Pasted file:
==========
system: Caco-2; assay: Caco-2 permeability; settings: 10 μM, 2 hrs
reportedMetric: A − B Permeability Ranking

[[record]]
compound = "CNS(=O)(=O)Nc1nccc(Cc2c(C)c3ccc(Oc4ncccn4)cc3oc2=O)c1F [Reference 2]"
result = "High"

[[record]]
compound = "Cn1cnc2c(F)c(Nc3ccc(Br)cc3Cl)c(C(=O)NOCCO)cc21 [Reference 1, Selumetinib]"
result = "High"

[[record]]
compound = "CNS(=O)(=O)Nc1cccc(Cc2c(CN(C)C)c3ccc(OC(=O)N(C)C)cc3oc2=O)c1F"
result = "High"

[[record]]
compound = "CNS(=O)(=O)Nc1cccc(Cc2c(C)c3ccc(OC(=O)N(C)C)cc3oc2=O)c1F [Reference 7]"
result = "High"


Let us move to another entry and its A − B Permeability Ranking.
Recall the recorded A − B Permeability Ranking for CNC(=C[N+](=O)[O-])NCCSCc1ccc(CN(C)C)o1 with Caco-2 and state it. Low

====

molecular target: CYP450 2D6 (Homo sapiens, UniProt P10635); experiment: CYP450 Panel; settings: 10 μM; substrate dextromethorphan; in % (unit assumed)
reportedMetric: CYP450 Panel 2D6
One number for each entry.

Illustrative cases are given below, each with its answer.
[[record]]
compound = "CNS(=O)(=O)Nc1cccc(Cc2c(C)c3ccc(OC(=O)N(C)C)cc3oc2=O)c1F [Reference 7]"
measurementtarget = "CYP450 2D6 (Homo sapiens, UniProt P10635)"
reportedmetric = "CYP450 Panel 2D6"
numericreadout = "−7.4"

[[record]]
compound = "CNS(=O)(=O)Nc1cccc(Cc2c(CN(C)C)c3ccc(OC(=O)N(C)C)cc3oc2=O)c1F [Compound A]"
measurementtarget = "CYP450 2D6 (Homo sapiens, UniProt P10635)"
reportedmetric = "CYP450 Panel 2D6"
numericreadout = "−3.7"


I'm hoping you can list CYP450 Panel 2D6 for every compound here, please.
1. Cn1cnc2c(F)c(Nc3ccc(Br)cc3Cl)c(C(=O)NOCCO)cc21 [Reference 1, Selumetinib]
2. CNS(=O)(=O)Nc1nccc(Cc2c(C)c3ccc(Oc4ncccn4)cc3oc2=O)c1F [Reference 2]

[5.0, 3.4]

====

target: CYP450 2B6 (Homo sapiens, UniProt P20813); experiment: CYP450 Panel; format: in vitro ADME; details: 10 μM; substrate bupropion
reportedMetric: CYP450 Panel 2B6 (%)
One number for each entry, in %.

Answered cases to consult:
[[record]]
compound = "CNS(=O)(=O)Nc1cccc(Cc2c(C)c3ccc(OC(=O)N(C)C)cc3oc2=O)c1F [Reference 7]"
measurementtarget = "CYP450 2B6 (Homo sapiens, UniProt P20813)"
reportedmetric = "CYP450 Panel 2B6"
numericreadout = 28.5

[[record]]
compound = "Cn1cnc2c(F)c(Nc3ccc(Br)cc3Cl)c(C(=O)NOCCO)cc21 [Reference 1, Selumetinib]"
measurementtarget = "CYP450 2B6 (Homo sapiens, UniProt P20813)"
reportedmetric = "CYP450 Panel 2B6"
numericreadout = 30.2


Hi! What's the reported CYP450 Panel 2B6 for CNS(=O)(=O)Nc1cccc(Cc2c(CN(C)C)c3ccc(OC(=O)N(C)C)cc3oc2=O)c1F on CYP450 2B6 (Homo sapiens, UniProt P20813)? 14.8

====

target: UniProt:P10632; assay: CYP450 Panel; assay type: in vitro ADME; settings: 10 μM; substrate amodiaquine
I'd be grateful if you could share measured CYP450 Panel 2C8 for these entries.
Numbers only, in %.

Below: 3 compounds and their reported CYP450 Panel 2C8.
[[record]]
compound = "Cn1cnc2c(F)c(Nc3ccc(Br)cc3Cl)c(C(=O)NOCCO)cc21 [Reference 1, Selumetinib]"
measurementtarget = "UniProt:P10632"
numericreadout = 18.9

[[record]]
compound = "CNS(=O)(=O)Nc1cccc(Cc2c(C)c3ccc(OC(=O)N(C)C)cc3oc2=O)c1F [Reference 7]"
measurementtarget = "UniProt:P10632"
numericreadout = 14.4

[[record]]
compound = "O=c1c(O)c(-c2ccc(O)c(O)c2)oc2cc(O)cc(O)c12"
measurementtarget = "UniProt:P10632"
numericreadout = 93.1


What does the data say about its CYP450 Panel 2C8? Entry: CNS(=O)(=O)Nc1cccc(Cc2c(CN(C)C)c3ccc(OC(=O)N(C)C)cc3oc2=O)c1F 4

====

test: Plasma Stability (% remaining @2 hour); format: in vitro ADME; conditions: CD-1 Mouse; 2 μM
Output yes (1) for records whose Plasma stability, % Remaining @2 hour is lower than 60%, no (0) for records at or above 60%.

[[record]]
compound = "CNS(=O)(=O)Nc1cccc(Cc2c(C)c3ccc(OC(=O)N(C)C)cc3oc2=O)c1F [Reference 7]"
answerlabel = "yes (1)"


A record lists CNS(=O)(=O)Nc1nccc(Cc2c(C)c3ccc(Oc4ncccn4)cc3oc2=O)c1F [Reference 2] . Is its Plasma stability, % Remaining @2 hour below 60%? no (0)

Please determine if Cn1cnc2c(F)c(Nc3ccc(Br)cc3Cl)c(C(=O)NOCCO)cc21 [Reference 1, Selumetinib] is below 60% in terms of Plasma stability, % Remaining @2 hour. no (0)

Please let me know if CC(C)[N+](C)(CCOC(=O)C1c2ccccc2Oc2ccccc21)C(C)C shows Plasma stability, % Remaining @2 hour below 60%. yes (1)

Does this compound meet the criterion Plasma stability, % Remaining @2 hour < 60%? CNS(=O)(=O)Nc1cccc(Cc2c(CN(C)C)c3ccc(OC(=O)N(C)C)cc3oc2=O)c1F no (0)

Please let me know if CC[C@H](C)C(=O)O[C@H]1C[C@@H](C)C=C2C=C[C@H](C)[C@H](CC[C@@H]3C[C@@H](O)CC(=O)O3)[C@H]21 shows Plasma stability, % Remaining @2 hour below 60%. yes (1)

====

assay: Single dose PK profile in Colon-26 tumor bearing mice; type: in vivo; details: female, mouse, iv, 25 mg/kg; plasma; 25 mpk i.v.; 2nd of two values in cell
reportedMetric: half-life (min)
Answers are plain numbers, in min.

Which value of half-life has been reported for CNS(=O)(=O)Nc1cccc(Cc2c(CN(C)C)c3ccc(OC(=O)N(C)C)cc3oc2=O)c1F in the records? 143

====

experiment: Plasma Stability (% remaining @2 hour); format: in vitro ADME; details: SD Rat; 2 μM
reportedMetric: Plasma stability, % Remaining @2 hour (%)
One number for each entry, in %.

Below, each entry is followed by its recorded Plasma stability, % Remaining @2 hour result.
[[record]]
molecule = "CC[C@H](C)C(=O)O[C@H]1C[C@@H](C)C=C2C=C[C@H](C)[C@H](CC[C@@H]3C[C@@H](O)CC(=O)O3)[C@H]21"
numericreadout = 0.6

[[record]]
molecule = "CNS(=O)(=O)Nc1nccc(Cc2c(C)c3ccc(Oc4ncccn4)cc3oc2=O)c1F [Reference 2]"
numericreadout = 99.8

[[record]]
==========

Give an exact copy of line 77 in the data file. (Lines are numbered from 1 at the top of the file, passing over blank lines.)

Please determine if Cn1cnc2c(F)c(Nc3ccc(Br)cc3Cl)c(C(=O)NOCCO)cc21 [Reference 1, Selumetinib] is below 60% in terms of Plasma stability, % Remaining @2 hour. no (0)